America has made progress in cutting pollution from cars and trucks over the last decade as a result of improved vehicle fuel economy and slower growth in driving. But eliminating greenhouse gas emissions from our urban transportation systems is going to require more than incremental change – it will require transformation.
Wetlands are more than just scenic parts of America’s natural landscape. They are also home to wildlife and perform many vital functions that protect the health of our waterways and communities. Of crucial importance for our towns and cities, wetlands also offer flood protection by absorbing large amounts of water that may fall during a storm before releasing it slowly into the environment.
American wind power already produced enough energy in 2013 to power 15 million homes. Continued, rapid development of wind energy would allow the renewable resource to supply 30 percent of the nation’s electricity by 2030, providing more than enough carbon reductions to meet the U.S. Environmental Protection Agency’s proposed Clean Power Plan.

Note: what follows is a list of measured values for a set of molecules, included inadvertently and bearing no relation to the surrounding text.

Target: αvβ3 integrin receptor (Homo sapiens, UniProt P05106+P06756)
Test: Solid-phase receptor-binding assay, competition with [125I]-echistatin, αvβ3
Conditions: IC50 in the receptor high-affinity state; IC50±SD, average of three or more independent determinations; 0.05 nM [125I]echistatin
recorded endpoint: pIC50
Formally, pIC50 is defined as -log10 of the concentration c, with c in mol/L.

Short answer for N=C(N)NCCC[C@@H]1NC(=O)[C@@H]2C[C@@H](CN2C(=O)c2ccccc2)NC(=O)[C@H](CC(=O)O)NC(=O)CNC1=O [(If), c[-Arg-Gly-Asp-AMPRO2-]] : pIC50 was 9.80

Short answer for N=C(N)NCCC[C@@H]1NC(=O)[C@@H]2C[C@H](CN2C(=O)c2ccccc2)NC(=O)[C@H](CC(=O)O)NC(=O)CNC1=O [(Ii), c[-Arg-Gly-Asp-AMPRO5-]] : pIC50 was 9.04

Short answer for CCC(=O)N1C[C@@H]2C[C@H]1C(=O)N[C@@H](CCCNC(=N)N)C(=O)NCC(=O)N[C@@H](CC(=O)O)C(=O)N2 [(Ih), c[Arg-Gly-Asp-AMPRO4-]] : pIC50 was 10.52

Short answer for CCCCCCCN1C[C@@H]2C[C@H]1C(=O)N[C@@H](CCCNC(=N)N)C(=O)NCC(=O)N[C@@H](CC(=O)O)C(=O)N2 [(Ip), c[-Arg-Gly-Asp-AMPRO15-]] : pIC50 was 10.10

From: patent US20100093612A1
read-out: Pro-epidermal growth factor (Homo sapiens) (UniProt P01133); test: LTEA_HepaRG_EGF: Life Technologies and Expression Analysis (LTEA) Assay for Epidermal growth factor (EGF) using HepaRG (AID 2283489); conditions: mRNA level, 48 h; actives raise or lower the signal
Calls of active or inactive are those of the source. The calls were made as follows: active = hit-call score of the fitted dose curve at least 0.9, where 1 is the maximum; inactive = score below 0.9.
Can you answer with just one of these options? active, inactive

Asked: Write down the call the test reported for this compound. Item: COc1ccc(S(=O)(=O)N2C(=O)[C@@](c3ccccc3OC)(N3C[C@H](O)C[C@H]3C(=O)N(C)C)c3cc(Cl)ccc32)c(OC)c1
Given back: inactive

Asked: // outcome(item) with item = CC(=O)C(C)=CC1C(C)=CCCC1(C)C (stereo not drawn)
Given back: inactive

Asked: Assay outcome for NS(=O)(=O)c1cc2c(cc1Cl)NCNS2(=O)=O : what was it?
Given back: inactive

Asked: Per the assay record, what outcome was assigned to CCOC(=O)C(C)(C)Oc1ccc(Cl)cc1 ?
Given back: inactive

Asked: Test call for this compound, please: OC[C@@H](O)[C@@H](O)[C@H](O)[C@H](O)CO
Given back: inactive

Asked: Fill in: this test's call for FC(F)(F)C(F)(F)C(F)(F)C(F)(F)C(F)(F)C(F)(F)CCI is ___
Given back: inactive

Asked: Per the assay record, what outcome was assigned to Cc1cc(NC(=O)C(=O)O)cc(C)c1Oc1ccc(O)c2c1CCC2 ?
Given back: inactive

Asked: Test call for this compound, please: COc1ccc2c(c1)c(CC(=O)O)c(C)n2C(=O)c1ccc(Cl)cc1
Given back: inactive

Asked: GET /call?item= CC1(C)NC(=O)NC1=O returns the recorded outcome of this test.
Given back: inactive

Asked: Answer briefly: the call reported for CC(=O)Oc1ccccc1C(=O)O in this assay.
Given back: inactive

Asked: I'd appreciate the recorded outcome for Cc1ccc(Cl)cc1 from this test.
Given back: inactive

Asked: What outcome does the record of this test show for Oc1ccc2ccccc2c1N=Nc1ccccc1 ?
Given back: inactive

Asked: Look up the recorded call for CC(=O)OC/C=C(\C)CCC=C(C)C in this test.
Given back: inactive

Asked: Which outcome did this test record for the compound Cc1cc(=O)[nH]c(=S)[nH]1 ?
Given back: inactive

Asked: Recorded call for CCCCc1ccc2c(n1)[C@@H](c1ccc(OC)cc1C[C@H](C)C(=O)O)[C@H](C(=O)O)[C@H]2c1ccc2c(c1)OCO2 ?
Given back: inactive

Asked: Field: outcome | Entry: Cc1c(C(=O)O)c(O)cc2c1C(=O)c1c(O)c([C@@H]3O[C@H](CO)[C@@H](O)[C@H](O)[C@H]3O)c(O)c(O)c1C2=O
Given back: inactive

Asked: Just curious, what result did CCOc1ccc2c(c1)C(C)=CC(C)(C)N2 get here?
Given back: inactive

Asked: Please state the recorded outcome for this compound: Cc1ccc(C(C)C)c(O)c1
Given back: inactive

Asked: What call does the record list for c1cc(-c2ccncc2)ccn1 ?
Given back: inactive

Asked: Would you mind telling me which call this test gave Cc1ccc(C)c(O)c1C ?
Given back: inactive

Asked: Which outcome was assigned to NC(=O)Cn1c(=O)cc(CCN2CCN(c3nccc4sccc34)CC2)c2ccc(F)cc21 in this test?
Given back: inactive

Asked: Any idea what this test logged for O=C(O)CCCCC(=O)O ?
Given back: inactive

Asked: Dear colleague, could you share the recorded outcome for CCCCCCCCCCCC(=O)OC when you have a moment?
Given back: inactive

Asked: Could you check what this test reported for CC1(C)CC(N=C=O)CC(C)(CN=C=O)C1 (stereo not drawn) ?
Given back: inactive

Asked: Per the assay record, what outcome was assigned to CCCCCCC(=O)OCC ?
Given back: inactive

As international leaders prepare for the United Nations Climate Summit next week in New York, a new study shows America’s power plants dump as much carbon pollution into the air any other country’s entire economy except China. Environment Michigan Research & Policy Center pointed to the report as evidence for why the Environmental Protection Agency’s proposal for the nation’s first-ever limits on carbon pollution from power plants is a critical step in the international fight against global warming.
Environment Michigan Research and Policy Center is part of The Public Interest Network, which operates and supports organizations committed to a shared vision of a better world and a strategic approach to social change.